On September 21, 2011, Batts filed a § 2254 Petition in this Court asserting four grounds for habeas relief: (1) that Batts' state trial judge had a conflict of interest in presiding over the case; (2) that the judge improperly pressured Batts into pleading guilty; (3) that Batts' counsel at the plea hearing was ineffective; and (4) that Batts was actually innocent of his crimes and has obtained new evidence to support his innocence. This Court referred the matter to Magistrate Judge Thomas J. Rueter for a Report and Recommendation ("R&R") on the merits of the Petition. In December 2011, Batts submitted a supplementary letter to Judge Rueter reiterating his innocence and attaching exhibits, including copies of multiple letters signed by Shar-Ron Statan (and one notarized letter) recanting her 2003 allegations of rape.
On January 18, 2012, Judge Rueter filed an R&R recommending that the Petition be dismissed as time-barred under the one-year statute of limitations set forth in 28 U.S.C. § 2244(d) of the Antiterrorism and Effective Death Penalty Act of 1996 ("AEDPA") (ECF No.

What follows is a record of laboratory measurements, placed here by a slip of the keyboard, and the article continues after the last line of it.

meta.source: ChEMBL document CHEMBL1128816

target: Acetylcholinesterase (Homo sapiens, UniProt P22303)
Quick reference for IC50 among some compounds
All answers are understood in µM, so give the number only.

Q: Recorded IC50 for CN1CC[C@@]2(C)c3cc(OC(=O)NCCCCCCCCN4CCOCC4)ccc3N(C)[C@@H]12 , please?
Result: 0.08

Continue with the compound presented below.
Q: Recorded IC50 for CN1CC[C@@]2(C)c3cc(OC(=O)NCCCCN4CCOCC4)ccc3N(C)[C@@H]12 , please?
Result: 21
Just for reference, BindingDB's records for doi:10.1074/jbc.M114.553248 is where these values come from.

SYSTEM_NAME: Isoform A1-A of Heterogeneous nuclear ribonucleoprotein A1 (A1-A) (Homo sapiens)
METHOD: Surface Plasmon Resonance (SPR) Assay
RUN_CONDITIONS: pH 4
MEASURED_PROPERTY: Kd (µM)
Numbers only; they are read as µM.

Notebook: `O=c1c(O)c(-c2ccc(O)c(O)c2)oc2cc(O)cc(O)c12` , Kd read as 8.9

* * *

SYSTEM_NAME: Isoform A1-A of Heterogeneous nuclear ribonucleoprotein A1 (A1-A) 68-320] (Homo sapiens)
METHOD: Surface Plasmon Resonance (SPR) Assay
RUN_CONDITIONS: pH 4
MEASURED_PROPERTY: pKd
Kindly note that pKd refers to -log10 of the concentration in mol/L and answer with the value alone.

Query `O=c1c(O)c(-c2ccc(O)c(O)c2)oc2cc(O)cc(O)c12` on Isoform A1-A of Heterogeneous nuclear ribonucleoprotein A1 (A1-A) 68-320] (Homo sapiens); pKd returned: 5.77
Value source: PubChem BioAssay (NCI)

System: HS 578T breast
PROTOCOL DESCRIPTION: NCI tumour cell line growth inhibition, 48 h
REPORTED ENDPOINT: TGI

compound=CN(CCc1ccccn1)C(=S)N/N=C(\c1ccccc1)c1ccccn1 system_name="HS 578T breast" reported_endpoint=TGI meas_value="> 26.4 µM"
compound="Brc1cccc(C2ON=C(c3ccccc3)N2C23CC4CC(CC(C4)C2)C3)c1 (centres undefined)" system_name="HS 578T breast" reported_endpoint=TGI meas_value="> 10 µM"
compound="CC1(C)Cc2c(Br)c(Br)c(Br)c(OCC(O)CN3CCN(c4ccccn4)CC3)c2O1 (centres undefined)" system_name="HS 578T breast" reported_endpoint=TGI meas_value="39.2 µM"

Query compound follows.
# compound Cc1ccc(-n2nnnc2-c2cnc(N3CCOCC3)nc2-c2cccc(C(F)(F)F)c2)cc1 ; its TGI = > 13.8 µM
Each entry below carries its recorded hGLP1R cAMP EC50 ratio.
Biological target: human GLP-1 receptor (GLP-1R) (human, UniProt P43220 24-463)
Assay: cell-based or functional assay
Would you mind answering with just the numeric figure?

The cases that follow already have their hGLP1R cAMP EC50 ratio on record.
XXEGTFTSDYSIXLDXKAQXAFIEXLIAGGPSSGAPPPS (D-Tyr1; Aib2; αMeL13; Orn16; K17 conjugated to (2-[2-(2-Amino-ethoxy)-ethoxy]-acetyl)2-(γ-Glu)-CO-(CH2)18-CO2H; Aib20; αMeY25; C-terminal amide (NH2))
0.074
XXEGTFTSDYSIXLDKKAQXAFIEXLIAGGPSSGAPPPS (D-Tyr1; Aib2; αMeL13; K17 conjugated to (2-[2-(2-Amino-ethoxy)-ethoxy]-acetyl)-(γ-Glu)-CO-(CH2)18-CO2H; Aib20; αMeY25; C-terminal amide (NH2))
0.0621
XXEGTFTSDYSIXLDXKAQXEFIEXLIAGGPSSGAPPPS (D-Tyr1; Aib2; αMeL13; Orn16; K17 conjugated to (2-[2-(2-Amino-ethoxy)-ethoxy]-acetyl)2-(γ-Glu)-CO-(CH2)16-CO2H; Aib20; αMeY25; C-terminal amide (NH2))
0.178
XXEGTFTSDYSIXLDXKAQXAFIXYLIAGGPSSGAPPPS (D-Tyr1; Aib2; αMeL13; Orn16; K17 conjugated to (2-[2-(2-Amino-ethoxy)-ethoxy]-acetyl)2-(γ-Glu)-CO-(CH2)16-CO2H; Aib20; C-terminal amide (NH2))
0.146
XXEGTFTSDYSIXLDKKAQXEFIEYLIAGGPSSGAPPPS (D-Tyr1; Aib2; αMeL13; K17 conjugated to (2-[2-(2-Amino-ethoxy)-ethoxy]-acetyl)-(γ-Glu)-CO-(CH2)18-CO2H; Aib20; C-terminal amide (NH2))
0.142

9). Judge Rueter concluded that because Batts had filed his Petition on September 21, 2011-nearly seven years after his conviction became final on October 23, 2004-his Petition was untimely. Judge Rueter further determined that Batts was not eligible for statutory or equitable tolling; however, the R&R did not expressly consider the question of whether the AEDPA deadline should be equitably tolled based on Batts' claim of actual innocence.